Why do we moderate websites? If you are Paul Staines who runs the hugely popular Guido Fawkes website then you interfere as little as possible. If you are The Guardian, for example, you have a whole team dedicated to editing comments. As a reader you pays your money (or rather you don’t because it’s online) and you makes your choice. But the decisions made about moderation matter because news websites are increasingly where we go to debate the issues. They influence opinion among journalists, politicians and the public. So is comment free?

Polis has published a new report by Swedish journalist Sanna Trygg, a visiting research fellow supported by the Swedish media foundation, Journalistfonden, that compares the moderation of news in her homeland with the UK.

Download the full report here

Here is the preface I wrote for the report:

Why is the moderation of comment on news websites such an interesting problem? This paper by Polis visiting research fellow Sanna Trygg explores why we moderate public comment and the effects of different moderation policies. This matters because many people had high hopes that opening up debate around online news would create a better forum for public discussion. We thought that public participation would be entertaining and informative, but above all, that it would create a conversation that would enhance the way we run our lives. In practice, any debate is as likely to end up as a shouting match as it is to turn into some kind of Socratic dialogue.

So what can journalists do to make their comment fields more fertile? Of course, it is perfectly possible not to moderate at all. There are highly successful websites such as Guido Fawkes’ ‘Order Order’ blog where intervention is kept to a bare minimum. The website gets a lot of traffic and some of the comments are funny and insightful.[1] Most are rude, random and predictable. Yet, some would argue that the Guardian’s more highly-moderated Comment Is Free website can also be dominated by the Angry Mob.[2] The point of this paper is not to judge what is the best way of moderating but simply to point out that there is a choice. As with all journalism, you can set your own rules based on your own business model, editorial policy or ethical code.

This paper mainly compares two newspapers that have taken a serious and imaginative approach to reader participation in general, and public comments in particular. The author is Swedish and Polis is based in London so, not surprisingly, the newspapers are from those two countries: the Svenska Dagbladet and The Guardian.[3] [4] Again, the purpose is not to judge those papers’ policies or to advocate a particular degree or style of moderation. Instead, this paper seeks to understand some of the problems faced by the moderators and set them in a wider context that considers the social and political role of online public comment.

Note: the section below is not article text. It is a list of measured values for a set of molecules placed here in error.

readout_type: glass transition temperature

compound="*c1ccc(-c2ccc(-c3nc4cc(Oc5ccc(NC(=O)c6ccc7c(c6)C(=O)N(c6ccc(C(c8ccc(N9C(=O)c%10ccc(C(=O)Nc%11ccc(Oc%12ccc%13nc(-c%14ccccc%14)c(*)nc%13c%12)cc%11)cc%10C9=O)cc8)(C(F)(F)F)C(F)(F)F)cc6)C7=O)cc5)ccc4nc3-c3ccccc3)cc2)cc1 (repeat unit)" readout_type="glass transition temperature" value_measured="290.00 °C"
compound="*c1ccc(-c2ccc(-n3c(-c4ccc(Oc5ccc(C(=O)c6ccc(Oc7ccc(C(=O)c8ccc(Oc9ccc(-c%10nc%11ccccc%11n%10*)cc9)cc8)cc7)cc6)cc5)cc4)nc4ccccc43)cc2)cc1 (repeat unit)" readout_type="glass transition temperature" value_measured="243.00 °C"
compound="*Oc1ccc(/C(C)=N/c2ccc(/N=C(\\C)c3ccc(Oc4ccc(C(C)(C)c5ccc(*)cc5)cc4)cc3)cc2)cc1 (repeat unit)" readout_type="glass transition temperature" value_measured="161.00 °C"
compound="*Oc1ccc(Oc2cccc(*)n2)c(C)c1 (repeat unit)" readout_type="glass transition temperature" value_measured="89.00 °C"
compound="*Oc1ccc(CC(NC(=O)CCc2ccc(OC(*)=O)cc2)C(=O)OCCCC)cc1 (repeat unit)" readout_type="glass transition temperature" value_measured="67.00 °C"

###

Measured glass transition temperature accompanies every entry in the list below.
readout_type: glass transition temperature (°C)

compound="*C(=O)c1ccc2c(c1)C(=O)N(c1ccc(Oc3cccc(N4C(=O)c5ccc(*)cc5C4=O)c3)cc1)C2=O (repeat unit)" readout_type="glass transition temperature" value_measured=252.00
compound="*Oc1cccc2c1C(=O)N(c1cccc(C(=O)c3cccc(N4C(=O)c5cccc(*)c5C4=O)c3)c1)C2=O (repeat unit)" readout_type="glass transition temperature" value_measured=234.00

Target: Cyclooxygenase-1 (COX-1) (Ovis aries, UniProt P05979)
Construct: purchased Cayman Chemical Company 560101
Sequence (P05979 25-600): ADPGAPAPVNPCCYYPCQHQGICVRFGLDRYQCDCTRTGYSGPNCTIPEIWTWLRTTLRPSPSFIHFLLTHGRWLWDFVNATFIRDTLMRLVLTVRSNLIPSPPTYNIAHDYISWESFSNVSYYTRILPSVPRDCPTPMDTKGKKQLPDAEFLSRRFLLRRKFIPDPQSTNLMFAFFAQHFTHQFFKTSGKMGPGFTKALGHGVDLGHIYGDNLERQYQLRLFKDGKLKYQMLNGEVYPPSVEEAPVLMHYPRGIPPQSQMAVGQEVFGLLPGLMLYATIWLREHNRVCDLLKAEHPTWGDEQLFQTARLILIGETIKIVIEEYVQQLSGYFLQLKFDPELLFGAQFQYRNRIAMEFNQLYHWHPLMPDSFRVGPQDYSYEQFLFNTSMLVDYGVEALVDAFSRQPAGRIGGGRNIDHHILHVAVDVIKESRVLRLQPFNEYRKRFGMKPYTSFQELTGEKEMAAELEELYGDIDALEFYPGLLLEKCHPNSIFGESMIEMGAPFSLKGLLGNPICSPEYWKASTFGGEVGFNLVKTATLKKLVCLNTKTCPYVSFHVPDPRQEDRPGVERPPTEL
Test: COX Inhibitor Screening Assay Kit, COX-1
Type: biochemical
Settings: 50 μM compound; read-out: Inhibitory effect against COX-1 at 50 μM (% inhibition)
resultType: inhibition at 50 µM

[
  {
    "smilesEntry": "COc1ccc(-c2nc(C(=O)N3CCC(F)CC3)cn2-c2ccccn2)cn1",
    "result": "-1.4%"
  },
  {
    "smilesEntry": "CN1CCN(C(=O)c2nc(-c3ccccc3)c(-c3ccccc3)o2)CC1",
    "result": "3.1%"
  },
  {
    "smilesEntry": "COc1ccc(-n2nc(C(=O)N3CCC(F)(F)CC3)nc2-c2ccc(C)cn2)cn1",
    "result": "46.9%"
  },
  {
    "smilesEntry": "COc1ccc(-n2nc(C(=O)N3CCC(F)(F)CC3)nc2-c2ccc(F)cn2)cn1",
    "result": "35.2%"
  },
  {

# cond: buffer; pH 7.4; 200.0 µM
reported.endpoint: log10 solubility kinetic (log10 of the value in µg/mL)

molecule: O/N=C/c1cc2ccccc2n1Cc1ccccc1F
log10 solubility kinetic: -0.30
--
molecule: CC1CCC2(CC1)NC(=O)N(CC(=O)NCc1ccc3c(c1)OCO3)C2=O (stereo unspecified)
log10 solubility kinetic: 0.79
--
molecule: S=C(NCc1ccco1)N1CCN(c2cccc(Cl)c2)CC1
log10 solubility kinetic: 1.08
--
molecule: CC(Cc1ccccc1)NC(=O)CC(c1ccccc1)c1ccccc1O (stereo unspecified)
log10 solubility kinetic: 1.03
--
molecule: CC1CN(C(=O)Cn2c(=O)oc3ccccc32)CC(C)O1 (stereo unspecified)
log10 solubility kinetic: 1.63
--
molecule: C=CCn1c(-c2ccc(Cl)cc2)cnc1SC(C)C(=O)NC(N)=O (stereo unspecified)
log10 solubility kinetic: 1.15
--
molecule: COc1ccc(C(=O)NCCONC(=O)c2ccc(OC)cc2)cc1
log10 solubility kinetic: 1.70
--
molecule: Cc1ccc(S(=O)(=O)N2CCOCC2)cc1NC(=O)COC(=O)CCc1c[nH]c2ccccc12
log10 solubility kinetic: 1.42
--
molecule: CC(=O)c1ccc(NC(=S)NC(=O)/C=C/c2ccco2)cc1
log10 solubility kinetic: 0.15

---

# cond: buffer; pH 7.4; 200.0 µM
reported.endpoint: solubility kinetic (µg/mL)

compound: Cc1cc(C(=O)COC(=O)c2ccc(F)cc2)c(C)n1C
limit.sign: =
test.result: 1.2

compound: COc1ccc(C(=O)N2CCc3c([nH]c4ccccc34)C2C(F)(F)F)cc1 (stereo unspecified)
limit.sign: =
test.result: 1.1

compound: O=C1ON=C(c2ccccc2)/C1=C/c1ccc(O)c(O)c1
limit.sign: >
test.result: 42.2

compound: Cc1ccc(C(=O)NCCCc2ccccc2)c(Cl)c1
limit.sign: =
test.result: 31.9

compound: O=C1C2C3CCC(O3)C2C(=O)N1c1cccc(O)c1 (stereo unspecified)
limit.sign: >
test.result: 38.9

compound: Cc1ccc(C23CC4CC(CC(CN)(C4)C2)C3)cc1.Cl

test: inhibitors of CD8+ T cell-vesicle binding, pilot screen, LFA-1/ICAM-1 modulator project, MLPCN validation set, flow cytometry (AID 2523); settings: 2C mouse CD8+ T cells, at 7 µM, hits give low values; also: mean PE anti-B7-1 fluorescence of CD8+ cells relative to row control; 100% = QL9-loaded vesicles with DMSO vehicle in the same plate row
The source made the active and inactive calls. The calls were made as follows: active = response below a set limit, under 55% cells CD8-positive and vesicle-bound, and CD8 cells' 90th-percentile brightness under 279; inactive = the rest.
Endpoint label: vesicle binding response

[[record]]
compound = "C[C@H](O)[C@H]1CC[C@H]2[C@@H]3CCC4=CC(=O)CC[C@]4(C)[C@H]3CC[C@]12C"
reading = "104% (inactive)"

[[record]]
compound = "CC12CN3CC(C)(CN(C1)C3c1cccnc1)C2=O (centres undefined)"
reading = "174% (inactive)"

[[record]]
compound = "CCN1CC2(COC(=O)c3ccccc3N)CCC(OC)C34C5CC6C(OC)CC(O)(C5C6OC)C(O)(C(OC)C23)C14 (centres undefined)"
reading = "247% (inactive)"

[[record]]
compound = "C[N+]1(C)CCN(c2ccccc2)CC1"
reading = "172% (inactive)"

We want anyone reading this to get some insight into how moderation works but we also hope that it will stimulate further developments and innovation. As Polis has shown in its numerous events, books, reports and articles, journalism is now networked.[5][6][7]The public routinely participate in the creation of journalism online, which is now open, interactive and connected. Moderation is a vital part of that process. However, it is still a relatively new relationship and it continues to change as the technologies evolve. We hope this paper contributes to that positive process and exchange of views, so we welcome feedback and, of course, comments.

This paper is the first product of a new visiting research fellowship scheme at Polis, kindly supported by the Swedish media foundation, Journalistfonden.[1] It allows a working Swedish journalist to spend a month with Polis at the London School of Economics researching a topic. It has been a highly enjoyable and rewarding experience for all involved. We look forward to hosting next year’s fellow and would welcome interest from anyone in creating similar fellowships or in working with Polis in other ways.

[1] Journalistfonden för vidareutbildning (The Journalist Fund for Further Training)



[1] http://order-order.com/

[2] http://www.guardian.co.uk/commentisfree

[3] http://www.guardian.co.uk/

[4] http://www.svd.se/

[5] http://www2.lse.ac.uk/media@lse/POLIS/home.aspx

[6] Beckett, C 2008 SuperMedia (Blackwell)

[7] Beckett, C 2010 The Value of Networked Journalism (Polis) https://blogs.lse.ac.uk/polis/2010/08/19/new-report-on-networked-journalism-2/